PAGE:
Part Four: Ongoing Work
Homelessness is likely to persist for the foreseeable future, and people without homes will need health care. The key questions posed to the presenters and participants of the HCH Pioneers Session were: In an era of expanding health insurance coverage and the broader adoption of evidence-based practices such as integrated, trauma-informed care teams, what is the ongoing role for HCH projects? How must the HCH model evolve? How can HCH help prevent and end homelessness? What is the mandate for HCH leaders moving forward?
Kevin Lindamood, president and CEO of Baltimore HCH, started off this section of the Pioneers Session by remembering when he started work there as a Jesuit Volunteer in 1993. “I got to work with this rather interesting guy named Jeff Singer. Jeff wrote the HCH Mobilizer, and in the faxed versions he embedded secret messages.” Lindamood left to go to graduate school and work in Detroit, and by the time he came back to Baltimore Jeff Singer had become the CEO, “which meant he could no longer be the Council’s policy person, which is what I think he secretly wanted to still be.” Bernie Sanders was a speaker at the National HCH Conference that year. “We were debating who gets money, who doesn’t get money from Comic Relief. Debating membership. Debating an anti-Iraq War resolution—the link between military spending and homelessness.”
Lindamood went on to say:
You find your next chapter in what you’ve already written. There are seeds in our history for what our future is and needs to be. In terms of the evolution of our systems, our goal was to put ourselves out of business—to train other health care providers to take care of our patients. That hasn’t happened. We’re not really influencing those around us. We’ve developed really good systems to treat people who are currently experiencing homelessness. One of the seeds I’ve seen came from Father Vince Keane—my spiritual advisor—and Dr. Goetchus—who’s at Unity, ahead of many of us in HCH programs who decided to take what was good about that model and incorporate a broader network of CHCs that are serving people who are vulnerable, people who are low income, people on the margins who may experience homelessness. As Bob Taube told me when we were doing our strategic planning back in 2012, we’ve become less concerned about whether or not someone arbitrarily had a place to stay last night—we’re concerned with people on the edge, people on the margins. That becomes controversial because we’re concerned we’re going to lose our focus on the most vulnerable. But I think in our future we need to be wrestling with that: how do we improve systems of care for vulnerable people? And use that to influence broader systems and not maintain this homeless-only focus when we know that homelessness is just a symptom of a far broader problem.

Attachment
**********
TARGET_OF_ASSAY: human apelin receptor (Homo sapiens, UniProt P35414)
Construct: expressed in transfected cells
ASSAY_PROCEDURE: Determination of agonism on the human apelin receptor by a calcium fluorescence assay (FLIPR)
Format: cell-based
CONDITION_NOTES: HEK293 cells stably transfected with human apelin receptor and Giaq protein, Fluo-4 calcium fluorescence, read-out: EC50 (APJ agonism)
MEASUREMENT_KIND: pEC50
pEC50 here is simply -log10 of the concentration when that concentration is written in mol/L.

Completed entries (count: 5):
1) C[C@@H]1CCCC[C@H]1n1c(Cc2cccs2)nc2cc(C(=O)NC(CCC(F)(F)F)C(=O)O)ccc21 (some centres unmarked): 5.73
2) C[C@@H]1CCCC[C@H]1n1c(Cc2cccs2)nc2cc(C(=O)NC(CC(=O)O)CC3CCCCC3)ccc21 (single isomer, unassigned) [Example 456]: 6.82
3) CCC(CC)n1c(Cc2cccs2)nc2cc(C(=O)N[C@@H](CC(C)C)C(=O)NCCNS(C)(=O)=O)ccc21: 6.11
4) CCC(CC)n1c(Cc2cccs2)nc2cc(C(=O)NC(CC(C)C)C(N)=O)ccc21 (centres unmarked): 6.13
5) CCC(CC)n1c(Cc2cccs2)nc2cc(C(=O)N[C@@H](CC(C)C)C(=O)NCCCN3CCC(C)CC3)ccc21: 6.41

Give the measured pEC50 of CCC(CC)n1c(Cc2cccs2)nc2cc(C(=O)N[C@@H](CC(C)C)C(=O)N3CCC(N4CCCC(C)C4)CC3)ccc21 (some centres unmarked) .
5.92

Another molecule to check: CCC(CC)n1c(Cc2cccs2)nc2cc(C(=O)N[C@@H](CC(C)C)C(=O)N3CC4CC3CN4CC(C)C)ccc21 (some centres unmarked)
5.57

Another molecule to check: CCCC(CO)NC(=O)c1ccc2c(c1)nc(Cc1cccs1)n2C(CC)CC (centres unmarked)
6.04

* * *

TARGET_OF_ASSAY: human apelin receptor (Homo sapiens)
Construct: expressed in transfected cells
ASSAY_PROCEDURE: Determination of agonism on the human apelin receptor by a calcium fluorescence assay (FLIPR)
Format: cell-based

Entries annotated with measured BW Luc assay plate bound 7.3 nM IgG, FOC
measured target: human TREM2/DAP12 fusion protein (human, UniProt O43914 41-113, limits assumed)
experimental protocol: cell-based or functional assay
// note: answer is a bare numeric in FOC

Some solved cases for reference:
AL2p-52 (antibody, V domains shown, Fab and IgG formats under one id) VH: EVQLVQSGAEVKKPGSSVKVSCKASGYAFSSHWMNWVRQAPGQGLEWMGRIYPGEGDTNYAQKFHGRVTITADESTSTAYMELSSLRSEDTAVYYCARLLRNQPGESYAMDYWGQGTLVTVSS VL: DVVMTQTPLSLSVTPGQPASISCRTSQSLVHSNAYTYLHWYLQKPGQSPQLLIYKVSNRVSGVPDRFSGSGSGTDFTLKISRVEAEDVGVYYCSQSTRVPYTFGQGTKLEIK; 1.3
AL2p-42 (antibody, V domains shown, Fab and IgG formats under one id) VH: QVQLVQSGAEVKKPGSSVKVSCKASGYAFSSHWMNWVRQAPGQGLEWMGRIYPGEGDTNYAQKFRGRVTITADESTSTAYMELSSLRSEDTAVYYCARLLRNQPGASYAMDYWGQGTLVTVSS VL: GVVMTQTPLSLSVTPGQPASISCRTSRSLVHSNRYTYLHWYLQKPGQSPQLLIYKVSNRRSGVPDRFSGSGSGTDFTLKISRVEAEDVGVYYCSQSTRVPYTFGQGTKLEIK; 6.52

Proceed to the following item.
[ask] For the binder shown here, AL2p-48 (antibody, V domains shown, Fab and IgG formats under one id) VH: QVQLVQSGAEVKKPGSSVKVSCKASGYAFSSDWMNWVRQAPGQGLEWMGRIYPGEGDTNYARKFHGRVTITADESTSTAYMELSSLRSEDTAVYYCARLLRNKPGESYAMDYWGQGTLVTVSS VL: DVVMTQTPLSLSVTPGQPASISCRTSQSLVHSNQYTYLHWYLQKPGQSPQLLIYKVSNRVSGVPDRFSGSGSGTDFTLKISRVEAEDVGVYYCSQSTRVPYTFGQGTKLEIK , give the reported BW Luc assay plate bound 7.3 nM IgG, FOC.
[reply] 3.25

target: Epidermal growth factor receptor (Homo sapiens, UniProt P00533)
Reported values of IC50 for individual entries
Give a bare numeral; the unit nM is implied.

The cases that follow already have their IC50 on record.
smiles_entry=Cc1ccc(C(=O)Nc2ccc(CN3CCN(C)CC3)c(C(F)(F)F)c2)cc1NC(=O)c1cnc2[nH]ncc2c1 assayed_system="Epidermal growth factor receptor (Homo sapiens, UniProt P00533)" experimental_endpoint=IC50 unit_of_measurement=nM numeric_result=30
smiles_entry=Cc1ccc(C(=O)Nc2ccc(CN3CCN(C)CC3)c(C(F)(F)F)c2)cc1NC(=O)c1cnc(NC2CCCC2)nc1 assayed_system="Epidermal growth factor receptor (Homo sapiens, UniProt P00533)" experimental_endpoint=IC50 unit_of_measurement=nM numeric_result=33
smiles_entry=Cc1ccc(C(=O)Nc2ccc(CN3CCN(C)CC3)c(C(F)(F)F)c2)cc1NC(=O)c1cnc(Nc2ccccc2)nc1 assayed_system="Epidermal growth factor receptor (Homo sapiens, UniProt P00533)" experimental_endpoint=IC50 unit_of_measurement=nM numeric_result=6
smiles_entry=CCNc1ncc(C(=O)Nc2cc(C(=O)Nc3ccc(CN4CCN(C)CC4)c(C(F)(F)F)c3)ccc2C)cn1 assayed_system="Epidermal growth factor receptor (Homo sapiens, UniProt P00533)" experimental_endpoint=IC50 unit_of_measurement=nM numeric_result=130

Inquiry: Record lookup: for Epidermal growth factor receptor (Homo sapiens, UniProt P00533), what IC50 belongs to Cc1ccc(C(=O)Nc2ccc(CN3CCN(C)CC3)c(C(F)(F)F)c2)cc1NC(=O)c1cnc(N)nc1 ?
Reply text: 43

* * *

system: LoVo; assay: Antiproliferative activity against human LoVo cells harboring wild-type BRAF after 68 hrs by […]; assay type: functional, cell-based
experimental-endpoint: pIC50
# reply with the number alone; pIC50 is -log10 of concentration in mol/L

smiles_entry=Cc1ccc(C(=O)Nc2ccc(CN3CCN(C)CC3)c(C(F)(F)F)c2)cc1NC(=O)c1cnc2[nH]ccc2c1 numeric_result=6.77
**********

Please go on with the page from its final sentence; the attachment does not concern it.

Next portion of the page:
He concluded by stating that there are three questions to ask moving forward:
1) How do we build sustainable organizations? Preparing for evolving payment models? This is a critical phase as our country wrestles with this;
2) How do we build sustainable organizations that can advance deeper justice work and shape the communities around us? The importance of a living wage for our workers. Investing in our people in the long-term, so that they themselves don’t experience homelessness. The importance of consumers in deep and meaningful ways—to benefit from actual lived experiences;
3) How is the policy environment we live and work in limiting us from doing the policy work we need to do? No one is acknowledging that the contemporary homelessness problem came from disinvestment in housing resources. We’re living in a toxic policy environment. How might the policy environment that we’re living in, that sustains us, that gives us the resources to do our work, how might that very environment be limiting our work in advocacy for the policy environment we need?
I think we need to reject the narrative that as a country we are ending homelessness. It’s a narrative that many of us might be participating in. It’s a narrative that we’re hearing from a lot of our partners, from federal funders—but we have to reject that narrative, because we simply know it’s not accurate. I applaud HUD for finally recognizing 30 years later that housing is the solution to homelessness. We have to acknowledge that it is the disinvestment in housing that caused modern-day homelessness in the first place, and homelessness is still going to be created as fast as we can stop it.